With end-user organizations around the world increasingly embracing a future that is built on mobile devices, cloud services, social networks, and Big Data analytics, there has been much talk of a shift in the relationship between the IT department and the line of business (LoB). But how has this shift manifested itself here in the MEA region? And what are the implications for the future IT procurement landscape? IDC Trendspotter sat down with Megha Kumar, senior research manager for software at IDC Middle East, Africa, and Turkey, to find out more.
Strategic Imperatives for Local IT Services Providers
The ICT provider landscape in the Middle East, Turkey, and Africa (META) is undergoing major transformation, driven by strong competition and rapid shifts in customer needs. Many global ICT providers have intensified their investments in the region with a view to long-term market making, and are now aggressively promoting new technologies and service models, often leading to conflict and competition with their local channel partners. At the same time, the convergence of information and communications and technologies has been gaining momentum, spurring telcos to develop IT services and thereby compete more directly with traditional IT services providers.
The Foundations of a New 3rd Platform IT Organization
As the use of disruptive technologies such as cloud, mobility, social media, and Big Data solutions becomes more prominent within the region's enterprise landscape, it is becoming increasingly clear that we are on the cusp of a dramatic and much-needed transformation of the traditional IT department's structure and business management processes. For years now, IT has been viewed purely as an 'overhead department', but there is a growing push underway within the region's more forward-thinking enterprises to transform this perception to one where IT is viewed instead as a 'service business'. But what is driving this shift in thinking? And what are the initial steps that organizations must take in their quest to turn it into reality?
My regular discussions with the Middle East's most influential IT decision makers offer a perfect opportunity to gauge their future investment plans, and it has been particularly clear since the beginning of 2014 that they are increasingly gearing up to adopt a "mobile first" approach to the development of their organization's applications. In the intervening period, many companies across the region have begun to accelerate their efforts in this regard, providing employees with remote access to corporate assets. But what has been the driving force behind this shift to mobility and what will the impact be on the region's IT leaders and the roles they play within their organizations?
With work habits continually evolving and the proliferation of mobile devices enabling more employees to escape the physical constraints of the office, the concept of enterprise mobility is a hot topic of conversation among IT and business leaders across the Middle East. But true enterprise mobility isn’t simply about equipping employees with the latest iPhone and sending them on their way; these mobile employees must also have the necessary tools at their disposal to do their jobs properly at any time and in any place. Indeed, if they can’t access the critical data and applications needed to perform the tasks required of them, then those expensively purchased iPhones are nothing but glorified email readers.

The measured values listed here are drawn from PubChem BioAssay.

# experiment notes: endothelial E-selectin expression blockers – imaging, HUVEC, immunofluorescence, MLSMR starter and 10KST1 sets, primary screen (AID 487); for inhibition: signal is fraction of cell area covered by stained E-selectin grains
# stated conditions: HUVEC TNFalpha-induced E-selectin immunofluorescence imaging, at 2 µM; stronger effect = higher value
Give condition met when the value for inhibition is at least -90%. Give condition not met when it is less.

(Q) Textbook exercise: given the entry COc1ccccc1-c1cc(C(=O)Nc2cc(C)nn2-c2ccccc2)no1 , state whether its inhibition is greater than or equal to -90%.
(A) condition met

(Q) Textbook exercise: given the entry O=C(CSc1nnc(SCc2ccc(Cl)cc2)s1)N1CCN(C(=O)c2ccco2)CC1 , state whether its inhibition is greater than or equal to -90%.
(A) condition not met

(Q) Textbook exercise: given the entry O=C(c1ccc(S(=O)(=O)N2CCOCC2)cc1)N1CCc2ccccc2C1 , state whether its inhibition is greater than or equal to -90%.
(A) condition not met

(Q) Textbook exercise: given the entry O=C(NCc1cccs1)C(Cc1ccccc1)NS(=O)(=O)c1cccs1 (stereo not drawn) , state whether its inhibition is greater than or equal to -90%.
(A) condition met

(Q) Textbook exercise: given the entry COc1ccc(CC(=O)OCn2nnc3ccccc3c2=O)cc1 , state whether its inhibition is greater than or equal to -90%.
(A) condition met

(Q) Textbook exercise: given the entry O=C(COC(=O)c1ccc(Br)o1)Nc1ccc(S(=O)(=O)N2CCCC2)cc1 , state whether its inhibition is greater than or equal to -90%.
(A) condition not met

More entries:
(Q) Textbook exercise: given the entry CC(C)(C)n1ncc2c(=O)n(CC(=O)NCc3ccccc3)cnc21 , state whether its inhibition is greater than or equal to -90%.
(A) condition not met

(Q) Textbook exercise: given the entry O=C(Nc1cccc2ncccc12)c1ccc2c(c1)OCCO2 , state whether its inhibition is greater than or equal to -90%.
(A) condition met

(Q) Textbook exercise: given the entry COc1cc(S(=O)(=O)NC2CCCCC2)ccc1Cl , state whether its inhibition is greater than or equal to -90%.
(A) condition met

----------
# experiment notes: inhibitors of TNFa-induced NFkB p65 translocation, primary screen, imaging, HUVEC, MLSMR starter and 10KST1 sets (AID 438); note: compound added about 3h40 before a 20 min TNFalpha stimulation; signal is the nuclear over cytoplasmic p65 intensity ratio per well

Over the past 10 years or so, the global market has seen an explosion of hardware and software support providers offering proactive and preventive automated support solutions. These remote tools and utilities are designed to help IT departments detect potential problems before they affect system performance, providing quick and efficient resolutions for a whole range of common hardware and software issues. Such solutions are becoming increasingly popular here in the Middle East, with CIOs identifying them as a way of streamlining their IT operations and improving application and workload delivery. But are they actually any good? And, if so, what is the most prudent approach to ensuring their success?
When Converged Systems Grow Up
The constantly evolving IT trends of the past decade have played a hugely significant role in shaping the changing landscape of enterprise datacenters. The rate of change has been faster in the user-driven layer, with the support architecture simply having to play catchup. The broader set of requirements among enterprise end users revolve around the provision of cloud interfaces, applications centricity, multiple end-point management, and real-time data availability. Such a varied multitude of requirements has inevitably saddled datacenter providers with resource allocation and agility issues.
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For the Middle East, Africa, and Turkey region, IDC retains a coordinated network of offices in Riyadh, Casablanca, Nairobi, Lagos, Johannesburg and Istanbul, with a regional center in Dubai. Our coverage couples local insight with an international perspective to provide a comprehensive understanding of markets in these dynamic regions. Our market intelligence services are unparalleled in depth, consistency, scope, and accuracy. IDC Middle East, Africa and Turkey currently fields over 125 analysts, consultants, and conference associates across the region.